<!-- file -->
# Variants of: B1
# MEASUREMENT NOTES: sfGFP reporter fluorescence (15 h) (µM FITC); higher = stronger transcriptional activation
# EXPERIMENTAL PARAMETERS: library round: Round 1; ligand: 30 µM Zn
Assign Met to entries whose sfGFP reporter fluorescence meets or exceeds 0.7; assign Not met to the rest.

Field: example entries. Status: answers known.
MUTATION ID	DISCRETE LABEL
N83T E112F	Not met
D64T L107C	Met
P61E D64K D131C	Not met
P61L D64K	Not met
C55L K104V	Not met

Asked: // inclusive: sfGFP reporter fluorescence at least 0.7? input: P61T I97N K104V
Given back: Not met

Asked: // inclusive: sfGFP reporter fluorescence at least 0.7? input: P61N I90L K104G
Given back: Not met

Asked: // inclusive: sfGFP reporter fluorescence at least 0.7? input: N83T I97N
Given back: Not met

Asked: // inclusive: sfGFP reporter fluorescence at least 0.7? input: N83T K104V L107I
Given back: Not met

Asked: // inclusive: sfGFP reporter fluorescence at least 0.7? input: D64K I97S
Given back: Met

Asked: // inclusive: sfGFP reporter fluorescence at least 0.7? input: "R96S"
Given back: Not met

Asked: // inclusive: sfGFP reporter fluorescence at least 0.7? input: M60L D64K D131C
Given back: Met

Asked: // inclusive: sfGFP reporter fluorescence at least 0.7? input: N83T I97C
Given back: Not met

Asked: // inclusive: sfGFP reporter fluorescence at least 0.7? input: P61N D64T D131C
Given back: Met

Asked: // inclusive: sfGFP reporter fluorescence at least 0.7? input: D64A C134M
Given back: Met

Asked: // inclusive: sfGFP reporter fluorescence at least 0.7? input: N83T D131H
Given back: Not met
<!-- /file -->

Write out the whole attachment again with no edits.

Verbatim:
# Variants of: B1
# MEASUREMENT NOTES: sfGFP reporter fluorescence (15 h) (µM FITC); higher = stronger transcriptional activation
# EXPERIMENTAL PARAMETERS: library round: Round 1; ligand: 30 µM Zn
Assign Met to entries whose sfGFP reporter fluorescence meets or exceeds 0.7; assign Not met to the rest.

Field: example entries. Status: answers known.
MUTATION ID	DISCRETE LABEL
N83T E112F	Not met
D64T L107C	Met
P61E D64K D131C	Not met
P61L D64K	Not met
C55L K104V	Not met

Asked: // inclusive: sfGFP reporter fluorescence at least 0.7? input: P61T I97N K104V
Given back: Not met

Asked: // inclusive: sfGFP reporter fluorescence at least 0.7? input: P61N I90L K104G
Given back: Not met

Asked: // inclusive: sfGFP reporter fluorescence at least 0.7? input: N83T I97N
Given back: Not met

Asked: // inclusive: sfGFP reporter fluorescence at least 0.7? input: N83T K104V L107I
Given back: Not met

Asked: // inclusive: sfGFP reporter fluorescence at least 0.7? input: D64K I97S
Given back: Met

Asked: // inclusive: sfGFP reporter fluorescence at least 0.7? input: "R96S"
Given back: Not met

Asked: // inclusive: sfGFP reporter fluorescence at least 0.7? input: M60L D64K D131C
Given back: Met

Asked: // inclusive: sfGFP reporter fluorescence at least 0.7? input: N83T I97C
Given back: Not met

Asked: // inclusive: sfGFP reporter fluorescence at least 0.7? input: P61N D64T D131C
Given back: Met

Asked: // inclusive: sfGFP reporter fluorescence at least 0.7? input: D64A C134M
Given back: Met

Asked: // inclusive: sfGFP reporter fluorescence at least 0.7? input: N83T D131H
Given back: Not met